Maigret grinned a little as he swept a hand toward the table where the three women were chattering and shelling peas.
“In this bar, we buy together.”
The young man was perplexed for a moment, then understood.
“Oh, right. It’s my shout.”
“Exactly, mon petit, since I have just had mine.”
“And what will you ladies have?”
“Barman knows, pet.”
The two men were finally seated together with their drinks.
“Well, my young friend…”
“I must say, your English is excellent, commissioner. I had thought of bringing an interpreter friend…”
“Ah, you read one of those books about me, by Simenon.”
“A few actually. They were very good, seemed very real.”
“What seems more real than fiction? And that Belgian, I admit, is good at his work. I once read one of his books, not about me, but about a man hiding his guilt for an automobile death in a town where his family had influence. It was believable…But my English is better than Simenon has been told. I spent most of the war years in England. That is something he appears not to know much about. Best we keep it that way. I had my war, Simenon had his. Do you understand? If asked, best to say my English is poor.”
“I…think I understand.”
“But this case you mentioned…I hope you don’t think I have special ways or powers. I have no doubt that Australian police have good sense. In fact, good sense is something I note in many Australians…though eating while standing and drinking on an empty stomach are not examples of it…”
“Commissioner, it’s just that something extraordinary, the stuff of fiction, and not realistic fiction but of the more concocted sort…”
“Please keep your language plain for me, Clive. My English is not that good, and my hearing is a little feeble these days.”
“Sorry. I should first explain that I’m with the branch of detectives which services the mountains to Sydney’s west, among other areas.”
“Are they really mountains? Or just big hills. One does not think of Australian mountains.”
“I suppose the best description is medium mountains or very high country but over a huge area in a long chain which runs thousands of miles. West of Sydney it gets spectacular, with huge gorges and valleys.”
“Yes, but most often in the spring or late winter, and not every year near Sydney. Further south there is Alpine country, and some in the north.”
“Interesting. And what do people do in these mountains near Sydney?”
“We call them the Blue Mountains. The colour comes from the eucalyptus oil in the atmosphere, or so they say. For a long time the Blue Mountains have been used as a holiday or weekend resort for city people. There are many guest houses and things like that. It’s poor country otherwise, I suppose.”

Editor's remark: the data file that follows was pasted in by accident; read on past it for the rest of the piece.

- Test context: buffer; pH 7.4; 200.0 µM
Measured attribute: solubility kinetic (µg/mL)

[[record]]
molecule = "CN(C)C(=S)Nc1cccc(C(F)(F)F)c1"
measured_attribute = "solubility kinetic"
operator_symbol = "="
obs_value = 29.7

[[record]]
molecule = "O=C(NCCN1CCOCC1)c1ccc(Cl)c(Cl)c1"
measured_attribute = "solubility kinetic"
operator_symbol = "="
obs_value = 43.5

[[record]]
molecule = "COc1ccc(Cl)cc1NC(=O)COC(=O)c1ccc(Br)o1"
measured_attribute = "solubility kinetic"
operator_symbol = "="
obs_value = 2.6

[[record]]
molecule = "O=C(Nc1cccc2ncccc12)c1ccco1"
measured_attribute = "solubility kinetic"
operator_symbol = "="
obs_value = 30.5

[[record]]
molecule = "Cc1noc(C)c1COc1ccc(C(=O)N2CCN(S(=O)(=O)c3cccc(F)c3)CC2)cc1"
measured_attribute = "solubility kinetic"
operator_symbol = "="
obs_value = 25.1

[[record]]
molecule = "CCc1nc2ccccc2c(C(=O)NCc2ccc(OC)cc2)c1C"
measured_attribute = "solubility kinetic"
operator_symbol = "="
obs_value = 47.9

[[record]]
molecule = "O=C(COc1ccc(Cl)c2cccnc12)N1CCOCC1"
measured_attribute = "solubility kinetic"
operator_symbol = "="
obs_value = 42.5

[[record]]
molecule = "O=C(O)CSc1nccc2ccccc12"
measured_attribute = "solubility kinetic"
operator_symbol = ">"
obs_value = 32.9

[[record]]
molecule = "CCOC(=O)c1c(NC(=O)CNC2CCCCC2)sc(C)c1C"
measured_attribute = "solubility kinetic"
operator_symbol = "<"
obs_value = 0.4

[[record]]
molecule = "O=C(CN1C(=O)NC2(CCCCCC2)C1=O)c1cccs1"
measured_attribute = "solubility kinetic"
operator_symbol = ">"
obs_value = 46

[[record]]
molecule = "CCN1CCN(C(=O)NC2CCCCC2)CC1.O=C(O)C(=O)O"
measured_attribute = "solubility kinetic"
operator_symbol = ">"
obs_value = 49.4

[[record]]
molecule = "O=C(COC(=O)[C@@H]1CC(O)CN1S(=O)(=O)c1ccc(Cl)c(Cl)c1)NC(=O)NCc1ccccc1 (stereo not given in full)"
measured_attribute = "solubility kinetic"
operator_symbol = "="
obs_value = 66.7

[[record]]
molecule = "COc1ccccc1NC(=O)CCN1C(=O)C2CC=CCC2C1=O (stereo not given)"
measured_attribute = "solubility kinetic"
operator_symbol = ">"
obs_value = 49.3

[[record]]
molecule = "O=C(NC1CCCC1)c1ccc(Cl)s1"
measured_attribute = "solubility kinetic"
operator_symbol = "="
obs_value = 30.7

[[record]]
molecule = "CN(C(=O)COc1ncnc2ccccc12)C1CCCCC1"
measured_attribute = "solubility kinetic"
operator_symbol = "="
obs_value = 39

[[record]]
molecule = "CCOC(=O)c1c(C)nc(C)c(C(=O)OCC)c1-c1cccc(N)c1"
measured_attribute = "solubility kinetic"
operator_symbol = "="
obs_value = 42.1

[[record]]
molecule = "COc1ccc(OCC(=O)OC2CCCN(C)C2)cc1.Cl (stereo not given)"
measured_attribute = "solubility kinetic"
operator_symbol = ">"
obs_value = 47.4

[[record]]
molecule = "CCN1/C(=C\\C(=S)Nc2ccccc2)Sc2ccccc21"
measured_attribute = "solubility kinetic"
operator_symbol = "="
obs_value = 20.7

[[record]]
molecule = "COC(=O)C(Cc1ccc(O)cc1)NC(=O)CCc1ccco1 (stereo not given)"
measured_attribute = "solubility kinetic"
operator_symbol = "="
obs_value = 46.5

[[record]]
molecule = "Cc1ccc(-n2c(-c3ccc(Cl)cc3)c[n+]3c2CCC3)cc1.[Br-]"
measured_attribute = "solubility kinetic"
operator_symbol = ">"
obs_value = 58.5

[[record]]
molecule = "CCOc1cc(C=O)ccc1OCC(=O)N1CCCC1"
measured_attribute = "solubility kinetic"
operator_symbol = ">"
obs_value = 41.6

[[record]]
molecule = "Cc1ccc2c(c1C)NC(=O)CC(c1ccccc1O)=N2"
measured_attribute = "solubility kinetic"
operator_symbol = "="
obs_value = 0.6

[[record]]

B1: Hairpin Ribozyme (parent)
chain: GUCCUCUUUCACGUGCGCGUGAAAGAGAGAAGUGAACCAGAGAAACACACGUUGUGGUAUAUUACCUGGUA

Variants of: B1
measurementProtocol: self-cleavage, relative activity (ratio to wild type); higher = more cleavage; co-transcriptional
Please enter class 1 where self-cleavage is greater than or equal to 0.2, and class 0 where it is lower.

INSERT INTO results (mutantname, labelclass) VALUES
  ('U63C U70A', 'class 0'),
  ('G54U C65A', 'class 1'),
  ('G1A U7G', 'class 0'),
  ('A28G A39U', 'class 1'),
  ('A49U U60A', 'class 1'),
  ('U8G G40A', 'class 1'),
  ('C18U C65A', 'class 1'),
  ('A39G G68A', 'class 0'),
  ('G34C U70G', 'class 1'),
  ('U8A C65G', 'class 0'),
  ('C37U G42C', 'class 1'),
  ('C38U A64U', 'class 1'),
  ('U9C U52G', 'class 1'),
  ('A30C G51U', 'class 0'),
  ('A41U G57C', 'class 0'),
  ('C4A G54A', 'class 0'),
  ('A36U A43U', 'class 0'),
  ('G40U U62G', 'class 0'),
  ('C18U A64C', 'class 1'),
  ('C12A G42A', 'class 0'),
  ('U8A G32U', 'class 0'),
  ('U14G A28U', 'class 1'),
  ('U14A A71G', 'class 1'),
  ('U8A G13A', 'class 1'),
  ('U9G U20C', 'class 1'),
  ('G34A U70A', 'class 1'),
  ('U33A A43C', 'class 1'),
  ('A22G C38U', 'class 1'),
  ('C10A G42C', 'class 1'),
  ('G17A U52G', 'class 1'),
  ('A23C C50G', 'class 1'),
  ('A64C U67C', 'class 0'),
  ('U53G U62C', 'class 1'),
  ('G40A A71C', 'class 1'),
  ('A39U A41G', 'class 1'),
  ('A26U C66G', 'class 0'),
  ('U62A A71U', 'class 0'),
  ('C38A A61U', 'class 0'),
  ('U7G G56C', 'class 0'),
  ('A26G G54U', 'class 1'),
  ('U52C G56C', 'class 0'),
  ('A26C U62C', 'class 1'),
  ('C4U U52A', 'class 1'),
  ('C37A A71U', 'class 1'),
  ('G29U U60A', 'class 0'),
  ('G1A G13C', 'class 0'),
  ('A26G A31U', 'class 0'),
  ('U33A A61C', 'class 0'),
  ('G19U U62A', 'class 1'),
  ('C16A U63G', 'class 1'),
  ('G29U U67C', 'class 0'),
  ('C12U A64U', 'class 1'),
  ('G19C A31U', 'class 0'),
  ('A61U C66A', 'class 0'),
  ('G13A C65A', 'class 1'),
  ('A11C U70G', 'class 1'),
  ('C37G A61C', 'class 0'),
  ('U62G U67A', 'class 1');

“I am from the Auvergne, and know about such country. So you have crime up there, in your mountains?”
“Not much, though Sydney criminals have been known to use the landscape to hide. And there are always drunks…But something has happened at one of the guest houses. It happened at a famous old place called Sans Souci…though I’m sure that’s not the French pronunciation.”
“Well, this is not France. So, what has happened at this guest house?…But no, first tell me about the place before you tell me what happened there.”
“Sans Souci…well, it’s like a monument. A huge establishment which used to be the last word in luxury accommodation but now it’s more or less a shell.”
“A shell? Ah, I see what you mean. Empty.”
“It still takes some guests and hold functions, but on a very small scale compared to the past. It’s so famous that nobody quite knows what to do with it. The present owners, one of whom died yesterday, have talked recently of plans to restore Sans Souci.”
“One died, you say?”
Clive McGroder moved his head down and closer, spoke more softly.
“Commissioner, have you read a French story called The Mystery of the Yellow Room?”
“The Mystery…Ah! Le Mystère de la Chambre Jaune. Yes, everyone’s read that. And imitated it. It was a story about…about an impossible crime in a sealed room. Clive, surely you are not going to tell me…”
“Commissioner, please don’t think of me as someone given to fantasy. If you ask around about me, or about my father, who was a chief inspector, you’ll learn that we are hard heads. By which I mean we are practical people.
“But, yes, I have to tell you that I have been confronted with a puzzle which I can only describe as…well, as…”
“As a yellow room mystery, mon petit?”
“Commissioner, I don’t know about the colour of the room, but…”
“But the crime was impossible by appearances?”
“Exactly. And the room was locked.”
Maigret stopped fiddling with his pipe and popped it between his teeth, with purpose.